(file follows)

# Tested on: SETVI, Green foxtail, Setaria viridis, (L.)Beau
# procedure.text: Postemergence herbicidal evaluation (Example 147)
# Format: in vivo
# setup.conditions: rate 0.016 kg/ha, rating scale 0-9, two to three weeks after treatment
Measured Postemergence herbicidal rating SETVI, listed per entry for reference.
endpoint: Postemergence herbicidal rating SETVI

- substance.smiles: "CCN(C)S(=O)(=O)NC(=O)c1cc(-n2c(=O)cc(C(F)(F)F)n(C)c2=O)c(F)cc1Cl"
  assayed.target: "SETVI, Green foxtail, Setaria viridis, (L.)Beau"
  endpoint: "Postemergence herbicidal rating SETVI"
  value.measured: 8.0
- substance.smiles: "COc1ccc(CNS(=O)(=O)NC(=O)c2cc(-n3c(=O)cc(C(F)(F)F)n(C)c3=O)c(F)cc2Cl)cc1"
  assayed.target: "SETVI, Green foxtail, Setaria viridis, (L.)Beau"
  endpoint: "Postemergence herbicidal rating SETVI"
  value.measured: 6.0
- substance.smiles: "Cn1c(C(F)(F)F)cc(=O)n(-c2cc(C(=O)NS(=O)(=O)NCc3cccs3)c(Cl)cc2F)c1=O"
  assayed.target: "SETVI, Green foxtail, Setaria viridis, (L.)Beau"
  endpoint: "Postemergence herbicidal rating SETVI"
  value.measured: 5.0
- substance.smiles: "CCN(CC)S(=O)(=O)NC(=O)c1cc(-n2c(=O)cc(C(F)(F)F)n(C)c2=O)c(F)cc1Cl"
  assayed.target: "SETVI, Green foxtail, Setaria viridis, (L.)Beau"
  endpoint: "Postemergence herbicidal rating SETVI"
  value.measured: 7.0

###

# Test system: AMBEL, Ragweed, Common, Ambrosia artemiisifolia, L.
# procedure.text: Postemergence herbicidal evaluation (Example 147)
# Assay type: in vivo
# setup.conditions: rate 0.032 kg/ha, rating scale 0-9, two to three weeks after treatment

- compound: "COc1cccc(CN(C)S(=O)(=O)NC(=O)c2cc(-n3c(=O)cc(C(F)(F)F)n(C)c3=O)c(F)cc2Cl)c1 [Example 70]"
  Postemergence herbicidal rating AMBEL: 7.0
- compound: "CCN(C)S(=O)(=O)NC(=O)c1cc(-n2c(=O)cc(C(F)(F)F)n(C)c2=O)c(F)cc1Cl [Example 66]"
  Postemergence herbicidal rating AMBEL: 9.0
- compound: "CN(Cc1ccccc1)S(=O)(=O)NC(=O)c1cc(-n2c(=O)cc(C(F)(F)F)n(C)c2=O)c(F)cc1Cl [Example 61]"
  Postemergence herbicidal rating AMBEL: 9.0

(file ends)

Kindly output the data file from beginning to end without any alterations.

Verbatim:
# Tested on: SETVI, Green foxtail, Setaria viridis, (L.)Beau
# procedure.text: Postemergence herbicidal evaluation (Example 147)
# Format: in vivo
# setup.conditions: rate 0.016 kg/ha, rating scale 0-9, two to three weeks after treatment
Measured Postemergence herbicidal rating SETVI, listed per entry for reference.
endpoint: Postemergence herbicidal rating SETVI

- substance.smiles: "CCN(C)S(=O)(=O)NC(=O)c1cc(-n2c(=O)cc(C(F)(F)F)n(C)c2=O)c(F)cc1Cl"
  assayed.target: "SETVI, Green foxtail, Setaria viridis, (L.)Beau"
  endpoint: "Postemergence herbicidal rating SETVI"
  value.measured: 8.0
- substance.smiles: "COc1ccc(CNS(=O)(=O)NC(=O)c2cc(-n3c(=O)cc(C(F)(F)F)n(C)c3=O)c(F)cc2Cl)cc1"
  assayed.target: "SETVI, Green foxtail, Setaria viridis, (L.)Beau"
  endpoint: "Postemergence herbicidal rating SETVI"
  value.measured: 6.0
- substance.smiles: "Cn1c(C(F)(F)F)cc(=O)n(-c2cc(C(=O)NS(=O)(=O)NCc3cccs3)c(Cl)cc2F)c1=O"
  assayed.target: "SETVI, Green foxtail, Setaria viridis, (L.)Beau"
  endpoint: "Postemergence herbicidal rating SETVI"
  value.measured: 5.0
- substance.smiles: "CCN(CC)S(=O)(=O)NC(=O)c1cc(-n2c(=O)cc(C(F)(F)F)n(C)c2=O)c(F)cc1Cl"
  assayed.target: "SETVI, Green foxtail, Setaria viridis, (L.)Beau"
  endpoint: "Postemergence herbicidal rating SETVI"
  value.measured: 7.0

###

# Test system: AMBEL, Ragweed, Common, Ambrosia artemiisifolia, L.
# procedure.text: Postemergence herbicidal evaluation (Example 147)
# Assay type: in vivo
# setup.conditions: rate 0.032 kg/ha, rating scale 0-9, two to three weeks after treatment

- compound: "COc1cccc(CN(C)S(=O)(=O)NC(=O)c2cc(-n3c(=O)cc(C(F)(F)F)n(C)c3=O)c(F)cc2Cl)c1 [Example 70]"
  Postemergence herbicidal rating AMBEL: 7.0
- compound: "CCN(C)S(=O)(=O)NC(=O)c1cc(-n2c(=O)cc(C(F)(F)F)n(C)c2=O)c(F)cc1Cl [Example 66]"
  Postemergence herbicidal rating AMBEL: 9.0
- compound: "CN(Cc1ccccc1)S(=O)(=O)NC(=O)c1cc(-n2c(=O)cc(C(F)(F)F)n(C)c2=O)c(F)cc1Cl [Example 61]"
  Postemergence herbicidal rating AMBEL: 9.0